Anwar Noor Mohd Vs State of Mah 2000 LawSuit(Bom) 1004

Chargesheet submitted before bail could be availed. Bail granted.

bail granted for failure to complete the investigation within the period prescribed under Section 167 (2) cannot be cancelled on the mere presentation of chargesheet at any time thereafter. It was further held that there must exit special reasons for doing so, besides the fact that the chargesheet releveals the commission of a non-bailable crime. This being the position, the learned Special Judge was not right in requiring the Applicant-Accused to prefer a fresh application for bail.

State vs Rajesndra Nahar2004 All MR CRI 1054

A. Criminal Procedure Code, 1973, Section 167–Right of detenu for being rleased on bail on expiry of period of 60 or 90 days–Application has to be filed prior  to filing of chargesheet–Indefeasible right to be released on bail under Section 167 cannot be invoked after filing of chargesheet.                  

It is well established position in law by now that the indefeasible right available to the accused for being released on expiry of 60 or 90 days is not available automatically and for exercising such a right, an application is requried to be made with an offer to comply with the conditions of bail and such an application must be made before the charge sheet is filed. If the application was made before the charge sheet was filed and even if it remained to be undecided by the time the charge sheet was filed, it is now well settled that the said application has to be decided and the benefit is required to be given to the accused. Such is not the case at hand. The charge sheet has been filed on 9-1-2002 and the bail applications were filed thereafter and, therefore, the accused were not entitled to invoke the indefeasible right available under section 167 of the Criminal Procedure Code.        [Para 11]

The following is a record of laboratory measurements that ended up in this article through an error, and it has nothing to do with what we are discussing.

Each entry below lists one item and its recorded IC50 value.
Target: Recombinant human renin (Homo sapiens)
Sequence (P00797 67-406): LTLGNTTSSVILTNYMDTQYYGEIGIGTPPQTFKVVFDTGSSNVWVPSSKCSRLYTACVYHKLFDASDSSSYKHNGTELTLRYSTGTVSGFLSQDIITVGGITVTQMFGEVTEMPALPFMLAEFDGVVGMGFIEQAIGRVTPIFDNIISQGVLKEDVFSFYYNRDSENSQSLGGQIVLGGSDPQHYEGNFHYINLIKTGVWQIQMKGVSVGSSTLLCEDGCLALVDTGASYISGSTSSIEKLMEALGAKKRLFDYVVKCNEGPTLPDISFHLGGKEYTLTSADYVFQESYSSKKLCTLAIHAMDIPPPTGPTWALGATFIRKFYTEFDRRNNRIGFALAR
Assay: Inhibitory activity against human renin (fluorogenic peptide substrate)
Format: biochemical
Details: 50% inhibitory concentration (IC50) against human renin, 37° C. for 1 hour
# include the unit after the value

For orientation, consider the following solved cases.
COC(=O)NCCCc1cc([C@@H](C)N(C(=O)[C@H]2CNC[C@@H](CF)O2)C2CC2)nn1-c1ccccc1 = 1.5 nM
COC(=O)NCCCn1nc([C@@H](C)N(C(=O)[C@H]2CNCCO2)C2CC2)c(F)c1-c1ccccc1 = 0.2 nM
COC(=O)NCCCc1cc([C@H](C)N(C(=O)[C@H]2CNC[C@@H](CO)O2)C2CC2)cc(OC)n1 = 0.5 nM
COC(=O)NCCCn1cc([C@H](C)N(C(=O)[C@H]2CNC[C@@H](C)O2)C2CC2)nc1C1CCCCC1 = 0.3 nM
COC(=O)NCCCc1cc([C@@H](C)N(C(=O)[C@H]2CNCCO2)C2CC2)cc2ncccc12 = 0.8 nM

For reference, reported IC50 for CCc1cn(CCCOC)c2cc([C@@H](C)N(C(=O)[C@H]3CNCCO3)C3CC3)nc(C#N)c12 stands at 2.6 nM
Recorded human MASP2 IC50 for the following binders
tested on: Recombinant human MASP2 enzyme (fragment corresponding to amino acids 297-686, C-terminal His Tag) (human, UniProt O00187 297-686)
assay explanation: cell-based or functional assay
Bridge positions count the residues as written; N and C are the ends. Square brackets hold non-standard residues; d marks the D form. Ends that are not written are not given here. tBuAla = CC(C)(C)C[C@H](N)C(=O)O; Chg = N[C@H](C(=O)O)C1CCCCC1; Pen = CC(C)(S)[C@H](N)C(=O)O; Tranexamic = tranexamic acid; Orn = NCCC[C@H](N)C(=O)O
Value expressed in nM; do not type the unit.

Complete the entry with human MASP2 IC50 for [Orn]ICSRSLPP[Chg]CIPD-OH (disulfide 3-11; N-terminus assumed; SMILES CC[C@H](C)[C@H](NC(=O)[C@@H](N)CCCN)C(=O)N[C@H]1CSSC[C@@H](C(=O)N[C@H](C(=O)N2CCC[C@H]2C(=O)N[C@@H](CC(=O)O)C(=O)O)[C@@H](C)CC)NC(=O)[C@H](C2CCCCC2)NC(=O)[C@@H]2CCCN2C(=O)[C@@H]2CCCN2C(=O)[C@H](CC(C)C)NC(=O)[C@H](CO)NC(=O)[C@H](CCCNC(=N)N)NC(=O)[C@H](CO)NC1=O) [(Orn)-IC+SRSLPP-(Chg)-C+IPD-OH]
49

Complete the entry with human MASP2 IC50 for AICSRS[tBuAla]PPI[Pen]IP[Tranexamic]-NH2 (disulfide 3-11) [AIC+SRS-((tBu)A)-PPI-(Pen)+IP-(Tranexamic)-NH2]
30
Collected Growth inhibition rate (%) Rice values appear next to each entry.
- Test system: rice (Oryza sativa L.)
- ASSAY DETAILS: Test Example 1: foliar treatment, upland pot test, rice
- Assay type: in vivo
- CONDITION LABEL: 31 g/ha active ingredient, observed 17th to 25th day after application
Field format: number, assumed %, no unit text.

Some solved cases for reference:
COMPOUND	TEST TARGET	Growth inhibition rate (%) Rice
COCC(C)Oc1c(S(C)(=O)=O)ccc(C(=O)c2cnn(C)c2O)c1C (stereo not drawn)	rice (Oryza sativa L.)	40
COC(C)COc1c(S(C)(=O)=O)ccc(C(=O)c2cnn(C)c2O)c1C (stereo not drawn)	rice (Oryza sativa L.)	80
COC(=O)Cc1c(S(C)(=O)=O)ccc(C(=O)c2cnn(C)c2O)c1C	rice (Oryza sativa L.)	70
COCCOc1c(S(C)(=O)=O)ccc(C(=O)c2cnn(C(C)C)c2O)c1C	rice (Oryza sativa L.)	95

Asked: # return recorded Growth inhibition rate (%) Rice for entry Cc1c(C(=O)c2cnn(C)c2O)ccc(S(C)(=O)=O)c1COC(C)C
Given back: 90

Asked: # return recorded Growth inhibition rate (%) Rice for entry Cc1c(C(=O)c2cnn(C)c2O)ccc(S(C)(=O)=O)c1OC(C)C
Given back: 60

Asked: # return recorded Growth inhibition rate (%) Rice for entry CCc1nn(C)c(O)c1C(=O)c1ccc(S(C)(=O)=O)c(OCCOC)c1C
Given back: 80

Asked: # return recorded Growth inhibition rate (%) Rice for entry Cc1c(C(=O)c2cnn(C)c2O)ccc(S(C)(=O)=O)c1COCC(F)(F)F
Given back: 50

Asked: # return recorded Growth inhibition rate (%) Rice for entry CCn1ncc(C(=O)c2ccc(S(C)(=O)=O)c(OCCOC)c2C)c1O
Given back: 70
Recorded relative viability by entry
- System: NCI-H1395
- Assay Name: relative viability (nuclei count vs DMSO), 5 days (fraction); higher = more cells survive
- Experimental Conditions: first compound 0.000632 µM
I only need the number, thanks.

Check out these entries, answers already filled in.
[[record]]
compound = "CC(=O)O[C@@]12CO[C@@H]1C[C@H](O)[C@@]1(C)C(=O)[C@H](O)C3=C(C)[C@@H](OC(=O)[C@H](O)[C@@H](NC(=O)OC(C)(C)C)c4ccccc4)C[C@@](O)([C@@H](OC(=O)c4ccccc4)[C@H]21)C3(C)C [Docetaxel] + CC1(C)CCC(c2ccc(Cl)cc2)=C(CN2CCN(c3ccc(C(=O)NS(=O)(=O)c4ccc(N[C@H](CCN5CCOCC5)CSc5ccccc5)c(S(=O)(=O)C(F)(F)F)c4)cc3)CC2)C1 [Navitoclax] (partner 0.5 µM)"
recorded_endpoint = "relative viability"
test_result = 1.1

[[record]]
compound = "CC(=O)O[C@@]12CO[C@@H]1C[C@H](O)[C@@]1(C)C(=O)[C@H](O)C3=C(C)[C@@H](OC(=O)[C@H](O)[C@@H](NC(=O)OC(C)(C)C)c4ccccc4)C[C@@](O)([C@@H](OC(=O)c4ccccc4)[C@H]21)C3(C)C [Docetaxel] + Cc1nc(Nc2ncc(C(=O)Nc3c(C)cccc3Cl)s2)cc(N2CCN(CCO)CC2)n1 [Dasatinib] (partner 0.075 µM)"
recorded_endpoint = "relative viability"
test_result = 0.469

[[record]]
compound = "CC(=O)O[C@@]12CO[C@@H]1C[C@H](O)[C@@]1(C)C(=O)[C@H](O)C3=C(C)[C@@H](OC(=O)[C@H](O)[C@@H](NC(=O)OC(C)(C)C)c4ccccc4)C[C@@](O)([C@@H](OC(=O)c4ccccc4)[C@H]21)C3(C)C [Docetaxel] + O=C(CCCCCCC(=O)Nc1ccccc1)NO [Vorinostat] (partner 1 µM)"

State VS Bharati Chandimal 2002 (1) B CrC 505

Criminal Procedure Code, 1973–Section 167(2) Proviso–Release of accused on bail–Accused arrested for offence under Penal Code–Produced before Magistrate who remanded her to custody on 2-4-01–During investigation police discovered that accused had also commited crime under Mah. Control of Organised Crime Act, 1999–Held that go days envisaged in S. 167(2) shouldbe reckoned not from date when investigation legally commenced under MCOC Act, on 21-4-01 after  obtaining sanction of appropriate authority–But, from date of initial remand to custody i.e. 2-4-01–Since chargesheet not laid within go days from 2-4-01, accused held to be entitled to be released on bail.

Aslam Babalal Desai vs State Of Maharashtra AIR 1993 SC 1

Bail granted under section 167(2) cannot be cancelled on the ground that chargesheet has been filed subsequently.

2014 (2)  MHLJ CRI 528 (Tahiliyani J)

Bail u/s 167(2) is to be granted when order is passed before filing of charge sheet and surety is furnished after filing of chargesheet.

WEST BENGAL VS DINESH DALMIYA 2007 ALL MR CRI 1460

Criminal Procedure Code,1973, Section 167(2)–[Indian] Penal Code, 1860, Sections 302,304,353.323,149,148 and 147–Prevention of Terrorist Activities Act,2002,Section 49(2)(b)–Bail on default in filing charge sheet–Prior to the date of expiry of 90 days which is the initial period for filing the charge-sheet,prosecution had neither filed the charge-sheet nor filed an application for extension–Prosecution submitting an application seeking extention of time for filing charge-sheet after filing application by accused/respondent–The day the accused filed the application for benefit of the default provision, the Court required the accused to file a rejoinder affidavit by the time the initial period provided under the statute expired–Adjournment by Magistrate was misconceived–Court cannot act to extinguish the right of an accused if the law so confers on him–Sheer negligence in not filing the application within the time by prosecution would frustrate or destroy the legal right of accused which act is not permissible–High Court rightly overturned the order refusing bail and extending the benefit to respondent.

Mohd Alimuddin Vs Mah 2003 (3) Mah LR 458